Proposal for Pension Benefit Changes Could Be Illegal, CalPERS Says
The plan, by former San Jose Mayor Chuck Reed (D) and former San Diego council member Carl DeMaio (R), would require California to put any proposed pension and retirement benefit changes to a public vote.
Under the proposal, which seeks to cut rising retirement costs, "defined-contribution" plans would become the default retirement program for state and local employees hired after Jan. 1, 2019. Employers would need voter approval to add new workers to "defined-benefit" plans, which currently are common for government employees.
In addition, the plan would prevent:
- Government employers from paying more than 50% of retirement benefits without voter approval; and
- Lawmakers and government agencies from filing lawsuits or pursuing other actions to interfere with voter-approved ballot measures related to state employee compensation or retirement benefits.
The plan would not modify death or disability benefits.
In a letter sent to California Attorney General Kamala Harris (D) last week, legislative analyst Mac Taylor said the effects of the plan are unclear. Harris has until Aug. 11 to issue a title and summary of the measure (California Healthline, 7/30).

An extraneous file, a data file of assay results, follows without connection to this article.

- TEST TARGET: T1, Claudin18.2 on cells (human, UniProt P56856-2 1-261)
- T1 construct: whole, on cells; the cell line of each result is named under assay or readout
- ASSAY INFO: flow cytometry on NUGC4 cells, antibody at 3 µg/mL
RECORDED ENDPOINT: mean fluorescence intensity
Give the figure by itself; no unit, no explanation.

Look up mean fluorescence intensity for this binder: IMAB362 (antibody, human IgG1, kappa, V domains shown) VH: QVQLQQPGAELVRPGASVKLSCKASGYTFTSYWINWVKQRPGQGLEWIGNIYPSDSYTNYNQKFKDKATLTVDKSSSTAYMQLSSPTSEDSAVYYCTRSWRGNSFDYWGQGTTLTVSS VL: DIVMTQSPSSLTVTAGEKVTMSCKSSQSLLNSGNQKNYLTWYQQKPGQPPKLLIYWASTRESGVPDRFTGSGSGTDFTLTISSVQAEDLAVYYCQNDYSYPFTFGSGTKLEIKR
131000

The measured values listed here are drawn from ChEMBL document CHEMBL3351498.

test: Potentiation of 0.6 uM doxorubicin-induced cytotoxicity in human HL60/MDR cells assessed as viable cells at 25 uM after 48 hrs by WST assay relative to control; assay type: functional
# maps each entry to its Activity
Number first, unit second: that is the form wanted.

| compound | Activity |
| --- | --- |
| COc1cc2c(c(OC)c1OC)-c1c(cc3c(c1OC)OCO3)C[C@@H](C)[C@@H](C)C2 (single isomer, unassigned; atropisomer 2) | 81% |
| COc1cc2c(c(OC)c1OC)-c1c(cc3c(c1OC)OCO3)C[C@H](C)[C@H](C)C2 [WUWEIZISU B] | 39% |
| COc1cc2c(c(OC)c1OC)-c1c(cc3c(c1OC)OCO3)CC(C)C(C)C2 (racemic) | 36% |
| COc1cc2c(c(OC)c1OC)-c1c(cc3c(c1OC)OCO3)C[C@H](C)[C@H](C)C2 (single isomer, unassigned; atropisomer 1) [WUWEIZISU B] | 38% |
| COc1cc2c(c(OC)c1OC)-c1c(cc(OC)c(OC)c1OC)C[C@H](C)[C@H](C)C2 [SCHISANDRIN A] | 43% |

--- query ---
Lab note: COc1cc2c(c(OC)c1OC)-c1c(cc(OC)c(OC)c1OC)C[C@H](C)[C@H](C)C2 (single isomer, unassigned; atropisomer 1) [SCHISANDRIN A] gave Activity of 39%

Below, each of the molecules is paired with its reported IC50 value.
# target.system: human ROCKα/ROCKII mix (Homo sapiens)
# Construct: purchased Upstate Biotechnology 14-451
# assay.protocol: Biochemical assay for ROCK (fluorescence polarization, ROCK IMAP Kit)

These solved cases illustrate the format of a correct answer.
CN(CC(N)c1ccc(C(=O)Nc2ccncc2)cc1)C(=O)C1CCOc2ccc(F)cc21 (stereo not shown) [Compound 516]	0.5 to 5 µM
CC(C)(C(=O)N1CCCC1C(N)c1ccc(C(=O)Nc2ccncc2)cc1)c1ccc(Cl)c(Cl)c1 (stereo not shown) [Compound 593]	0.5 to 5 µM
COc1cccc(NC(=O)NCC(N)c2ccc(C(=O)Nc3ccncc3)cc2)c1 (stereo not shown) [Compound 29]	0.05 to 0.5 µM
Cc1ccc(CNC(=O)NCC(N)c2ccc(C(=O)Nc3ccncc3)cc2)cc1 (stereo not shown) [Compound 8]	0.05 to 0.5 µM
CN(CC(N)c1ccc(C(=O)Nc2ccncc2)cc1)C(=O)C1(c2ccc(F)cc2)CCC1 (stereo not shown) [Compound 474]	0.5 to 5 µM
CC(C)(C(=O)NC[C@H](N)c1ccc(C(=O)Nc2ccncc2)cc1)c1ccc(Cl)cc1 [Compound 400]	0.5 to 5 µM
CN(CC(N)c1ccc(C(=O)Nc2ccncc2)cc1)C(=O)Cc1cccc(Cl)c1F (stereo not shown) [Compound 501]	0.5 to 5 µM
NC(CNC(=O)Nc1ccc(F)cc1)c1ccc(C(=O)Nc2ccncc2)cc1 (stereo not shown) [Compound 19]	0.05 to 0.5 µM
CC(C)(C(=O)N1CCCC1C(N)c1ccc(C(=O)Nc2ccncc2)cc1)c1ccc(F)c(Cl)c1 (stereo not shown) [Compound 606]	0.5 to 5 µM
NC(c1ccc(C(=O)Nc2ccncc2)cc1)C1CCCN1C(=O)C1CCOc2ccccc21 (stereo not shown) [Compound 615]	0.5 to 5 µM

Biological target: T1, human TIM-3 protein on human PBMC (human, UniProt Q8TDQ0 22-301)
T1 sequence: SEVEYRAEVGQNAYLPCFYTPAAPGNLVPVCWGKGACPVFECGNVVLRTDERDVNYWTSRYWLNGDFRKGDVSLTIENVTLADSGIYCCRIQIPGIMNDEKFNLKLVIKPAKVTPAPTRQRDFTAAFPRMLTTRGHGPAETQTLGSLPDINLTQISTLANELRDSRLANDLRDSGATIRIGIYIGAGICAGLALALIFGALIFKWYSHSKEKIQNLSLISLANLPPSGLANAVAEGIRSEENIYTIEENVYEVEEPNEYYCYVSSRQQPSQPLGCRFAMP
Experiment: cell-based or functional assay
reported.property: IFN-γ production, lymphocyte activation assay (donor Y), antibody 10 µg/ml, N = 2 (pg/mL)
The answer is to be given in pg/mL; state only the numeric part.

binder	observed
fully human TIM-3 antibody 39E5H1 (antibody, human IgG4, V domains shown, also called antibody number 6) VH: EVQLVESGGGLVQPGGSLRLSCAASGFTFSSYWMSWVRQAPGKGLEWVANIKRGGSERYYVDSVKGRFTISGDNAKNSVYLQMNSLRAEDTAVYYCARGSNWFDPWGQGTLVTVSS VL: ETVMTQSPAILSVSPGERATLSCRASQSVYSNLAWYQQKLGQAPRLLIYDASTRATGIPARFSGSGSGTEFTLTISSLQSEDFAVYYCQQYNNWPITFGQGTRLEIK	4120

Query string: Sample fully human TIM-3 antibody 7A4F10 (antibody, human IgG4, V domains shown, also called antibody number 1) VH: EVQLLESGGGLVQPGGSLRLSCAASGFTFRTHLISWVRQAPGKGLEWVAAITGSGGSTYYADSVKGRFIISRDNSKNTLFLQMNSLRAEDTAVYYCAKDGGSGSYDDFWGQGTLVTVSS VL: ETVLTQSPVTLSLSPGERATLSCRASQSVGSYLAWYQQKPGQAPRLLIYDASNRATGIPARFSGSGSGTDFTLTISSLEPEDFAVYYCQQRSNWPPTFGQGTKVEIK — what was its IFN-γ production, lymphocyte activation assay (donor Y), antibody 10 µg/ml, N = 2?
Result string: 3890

Details of Letter
In a letter to Assembly member Rob Bonta (D-Oakland), Stausboll wrote that while the ballot measure aims to reduce benefits for new hires, it could potentially threaten benefits for existing workers. She said that would violate the "California rule," which stipulates that workers' benefits cannot be cut after they have been hired (Reuters, 8/4).
Stausboll also noted that the plan could:
- Cause chaos by requiring employers to close their defined benefit programs to workers hired in 2019 and after;
- Make providing death and disability benefits "extremely impracticable"; and
- Threaten CalPERS' federal tax-exempt status (Ortiz, "The State Worker," Sacramento Bee, 8/4).
In response to Stausboll's letter, Reed said, "CalPERS is largely responsible for the trouble we are in now and they are quite happy with the status quo," adding, "They are not exactly an impartial party. I'm not surprised they would find fault with our initiative" (Reuters, 8/4).
Meanwhile, DeMaio said the letter is "a lie, smoke and mirrors from a failed public pension system determined to preserve the status quo." He added, "CalPERS is out for its own survival, even at taxpayers' expense."
However, Stausboll in a statement said, "The assertions in the letter are based on well-accepted current law and fact" ("The State Worker," Sacramento Bee, 8/4).This is part of the California Healthline Daily Edition, a summary of health policy coverage from major news organizations. Sign up for an email subscription.